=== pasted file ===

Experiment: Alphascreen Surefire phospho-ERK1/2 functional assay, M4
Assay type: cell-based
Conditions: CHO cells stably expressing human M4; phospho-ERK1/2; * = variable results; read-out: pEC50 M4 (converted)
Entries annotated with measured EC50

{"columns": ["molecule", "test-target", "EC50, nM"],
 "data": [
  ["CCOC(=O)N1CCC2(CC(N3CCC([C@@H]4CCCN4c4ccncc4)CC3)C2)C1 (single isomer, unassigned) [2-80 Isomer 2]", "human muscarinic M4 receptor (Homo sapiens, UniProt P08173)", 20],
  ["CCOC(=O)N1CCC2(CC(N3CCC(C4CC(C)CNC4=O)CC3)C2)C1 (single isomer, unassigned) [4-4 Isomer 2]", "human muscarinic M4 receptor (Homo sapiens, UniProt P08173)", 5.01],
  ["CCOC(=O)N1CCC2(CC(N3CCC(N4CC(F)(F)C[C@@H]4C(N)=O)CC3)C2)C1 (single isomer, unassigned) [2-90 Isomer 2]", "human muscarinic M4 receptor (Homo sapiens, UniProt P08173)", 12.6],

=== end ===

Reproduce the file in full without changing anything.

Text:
Experiment: Alphascreen Surefire phospho-ERK1/2 functional assay, M4
Assay type: cell-based
Conditions: CHO cells stably expressing human M4; phospho-ERK1/2; * = variable results; read-out: pEC50 M4 (converted)
Entries annotated with measured EC50

{"columns": ["molecule", "test-target", "EC50, nM"],
 "data": [
  ["CCOC(=O)N1CCC2(CC(N3CCC([C@@H]4CCCN4c4ccncc4)CC3)C2)C1 (single isomer, unassigned) [2-80 Isomer 2]", "human muscarinic M4 receptor (Homo sapiens, UniProt P08173)", 20],
  ["CCOC(=O)N1CCC2(CC(N3CCC(C4CC(C)CNC4=O)CC3)C2)C1 (single isomer, unassigned) [4-4 Isomer 2]", "human muscarinic M4 receptor (Homo sapiens, UniProt P08173)", 5.01],
  ["CCOC(=O)N1CCC2(CC(N3CCC(N4CC(F)(F)C[C@@H]4C(N)=O)CC3)C2)C1 (single isomer, unassigned) [2-90 Isomer 2]", "human muscarinic M4 receptor (Homo sapiens, UniProt P08173)", 12.6],